10. The one thing that could’ve turned me into an Olympics appreciator instead of an Olympics hater is if they had indeed let David Tennant in full costume light the big fiery thing. Such an opportunity wasted. Shameful.

    Also, mm – JHC, lighten up… they’re all equally ludicrous.

  11. Good work, Heidi. You made me laughed a lot.

    As an anglophile myself, I thought the opening ceremony was fantastic. The only thing really missing is the Tardis crashing in the middle of the stadium and Matt Smith coming out of it.

  12. Cricket isn’t *secretly* the nerdiest sport, it’s *explicitly* the nerdiest sport. Nerdier than Magic: The Gathering, Badminton and Ping Pong combined to the 87 jillionth power.

    Honestly, I’m surprised I have to tell you these things.

  13. Such a surprise to see the Beat comment on the Olympics! Ah, loved every second of the opening. It was bonkers. Made me proud to be a Brit… and I don’t say that very often in life.

  14. (Pssst… the Queen, she’s German… House of Hannover… but they don’t talk about that, ever since Eddie the Eighth. Don’t mention the war, and all that.)

    The torch relay? A German invention, from the Berlin Olympics.

    No mention of the UK’s team uniforms? Was that a Hitchhiker’s reference?

    Myself, I was a bit disappointed they didn’t have Morris dancers. But then… this whole performance was one big Morris dance…

  15. @MM don’t tell us what we should and shouldn’t respect, Religion, Politics or anything otherwise. Else I will berate you everytime you use the world “AND” as AND is the name of my God and shouldn’t be used in vain.

    The fact you said that shows a lack of Tolerance, and the passive enforcement of your views on everyone else. The flagrant “Quit the Double Standard” is your interpretation of others views on Religion. I couldn’t give a toss about anyone’s Religious beliefs so don’t you dare tell people what to do, or we will turn on you and tell you to man up and shut up.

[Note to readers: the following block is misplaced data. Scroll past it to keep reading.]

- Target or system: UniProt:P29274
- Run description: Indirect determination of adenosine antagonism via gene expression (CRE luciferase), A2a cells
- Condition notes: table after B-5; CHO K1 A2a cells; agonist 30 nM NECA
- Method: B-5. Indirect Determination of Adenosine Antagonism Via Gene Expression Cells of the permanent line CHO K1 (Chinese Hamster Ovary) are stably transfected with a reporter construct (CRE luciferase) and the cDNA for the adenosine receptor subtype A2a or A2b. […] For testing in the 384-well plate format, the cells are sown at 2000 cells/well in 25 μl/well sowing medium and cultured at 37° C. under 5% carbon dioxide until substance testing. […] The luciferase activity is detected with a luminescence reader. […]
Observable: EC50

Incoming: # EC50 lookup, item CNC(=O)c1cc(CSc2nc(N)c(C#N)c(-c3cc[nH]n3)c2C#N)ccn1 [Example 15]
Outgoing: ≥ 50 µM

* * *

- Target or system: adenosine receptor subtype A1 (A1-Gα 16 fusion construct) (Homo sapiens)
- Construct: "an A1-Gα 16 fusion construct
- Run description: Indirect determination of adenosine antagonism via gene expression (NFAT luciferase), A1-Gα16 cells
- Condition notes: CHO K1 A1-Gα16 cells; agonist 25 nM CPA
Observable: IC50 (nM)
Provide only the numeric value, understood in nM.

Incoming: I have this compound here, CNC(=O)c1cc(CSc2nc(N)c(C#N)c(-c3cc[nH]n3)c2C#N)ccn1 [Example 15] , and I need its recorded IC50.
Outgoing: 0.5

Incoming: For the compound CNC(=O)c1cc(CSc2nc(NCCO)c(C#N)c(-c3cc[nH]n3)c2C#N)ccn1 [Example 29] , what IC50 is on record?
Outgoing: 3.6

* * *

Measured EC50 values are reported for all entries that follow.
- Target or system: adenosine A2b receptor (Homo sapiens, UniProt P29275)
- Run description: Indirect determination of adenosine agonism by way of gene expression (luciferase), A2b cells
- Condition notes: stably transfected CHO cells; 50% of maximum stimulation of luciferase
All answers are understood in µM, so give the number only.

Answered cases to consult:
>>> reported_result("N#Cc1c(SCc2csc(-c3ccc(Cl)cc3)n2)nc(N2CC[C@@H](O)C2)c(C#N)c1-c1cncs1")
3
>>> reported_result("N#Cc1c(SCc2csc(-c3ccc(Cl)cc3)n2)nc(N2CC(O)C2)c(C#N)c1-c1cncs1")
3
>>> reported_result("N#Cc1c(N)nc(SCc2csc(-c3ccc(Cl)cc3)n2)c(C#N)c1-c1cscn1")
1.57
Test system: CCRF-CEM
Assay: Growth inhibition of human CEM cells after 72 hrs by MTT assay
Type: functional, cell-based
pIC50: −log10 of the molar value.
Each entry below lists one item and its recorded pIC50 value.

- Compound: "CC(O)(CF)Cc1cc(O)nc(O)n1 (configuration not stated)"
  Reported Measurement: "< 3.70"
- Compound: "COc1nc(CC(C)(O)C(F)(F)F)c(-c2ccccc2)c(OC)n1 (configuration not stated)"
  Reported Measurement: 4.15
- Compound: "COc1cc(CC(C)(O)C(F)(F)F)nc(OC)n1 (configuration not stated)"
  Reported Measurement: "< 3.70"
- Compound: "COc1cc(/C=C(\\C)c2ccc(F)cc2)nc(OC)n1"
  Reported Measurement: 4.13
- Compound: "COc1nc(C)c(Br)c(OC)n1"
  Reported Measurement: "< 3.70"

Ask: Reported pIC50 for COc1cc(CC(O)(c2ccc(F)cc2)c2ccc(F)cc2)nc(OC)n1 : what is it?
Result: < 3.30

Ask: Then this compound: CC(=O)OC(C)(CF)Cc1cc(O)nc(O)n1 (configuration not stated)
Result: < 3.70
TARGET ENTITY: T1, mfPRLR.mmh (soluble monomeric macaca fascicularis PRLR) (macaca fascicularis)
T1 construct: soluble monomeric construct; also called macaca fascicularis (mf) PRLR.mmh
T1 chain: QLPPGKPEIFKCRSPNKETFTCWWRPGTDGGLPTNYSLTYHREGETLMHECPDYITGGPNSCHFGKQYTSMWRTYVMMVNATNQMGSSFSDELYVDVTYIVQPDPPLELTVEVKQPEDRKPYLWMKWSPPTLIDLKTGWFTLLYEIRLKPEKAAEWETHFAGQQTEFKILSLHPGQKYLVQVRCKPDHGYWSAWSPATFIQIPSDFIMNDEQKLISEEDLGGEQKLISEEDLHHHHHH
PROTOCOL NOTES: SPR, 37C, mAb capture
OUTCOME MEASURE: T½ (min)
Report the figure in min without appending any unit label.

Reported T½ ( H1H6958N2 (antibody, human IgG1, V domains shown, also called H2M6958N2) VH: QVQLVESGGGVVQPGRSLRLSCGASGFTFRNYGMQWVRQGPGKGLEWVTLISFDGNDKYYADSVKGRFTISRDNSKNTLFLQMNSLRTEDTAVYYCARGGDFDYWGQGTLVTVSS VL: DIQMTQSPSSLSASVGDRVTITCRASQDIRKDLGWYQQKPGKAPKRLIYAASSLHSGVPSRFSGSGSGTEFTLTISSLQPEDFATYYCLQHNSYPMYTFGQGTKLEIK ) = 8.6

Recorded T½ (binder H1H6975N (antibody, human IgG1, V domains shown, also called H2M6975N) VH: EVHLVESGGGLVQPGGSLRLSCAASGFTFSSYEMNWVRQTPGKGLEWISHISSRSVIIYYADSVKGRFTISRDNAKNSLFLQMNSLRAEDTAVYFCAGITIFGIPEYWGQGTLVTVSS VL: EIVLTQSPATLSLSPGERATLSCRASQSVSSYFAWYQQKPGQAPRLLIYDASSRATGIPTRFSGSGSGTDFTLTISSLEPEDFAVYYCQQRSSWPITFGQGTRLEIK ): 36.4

16. Nerdiest moments? All these occurred during the “Thanks Tim” (multimedia) section and I presume they didn’t make it onto the TV broadcast, which is a shame:

    1 – Extended montage from the Wickerman finale shown on side of house and edited in sync with Led Zeppelin’s “Trampled Underfoot” providing references to pre-Christian UK Wiccan religion, “Sumer Is Icumen In” the earliest known English language song and Christopher Lee (and by extension Hammer Studios and British horror in general)

    2 – Blink and you missed it appearance by a spinning Tardis on one of the in stadium video screens synced with the Tardis sound effect.

    3 – Two clips from the opening titles of the Prisoner (Patrick McGoohan in his car, Patrick McGoohan walking down corridor) shown on side of the house during Rolling Stones “I Can’t Get No Satisfaction”

    4 – Monty Python series 1 opening titles shown on in stadium video screens during Mud “Tiger Feet”

    Come to think of it, maybe there was also the Pink Floyd “Animals” pig hovering over Battersea Power Station during the opening video and Mike Oldfield playing “Tubular Bells” (one of the biggest selling British albums of all time and of course aka “The Theme From the Exorcist”)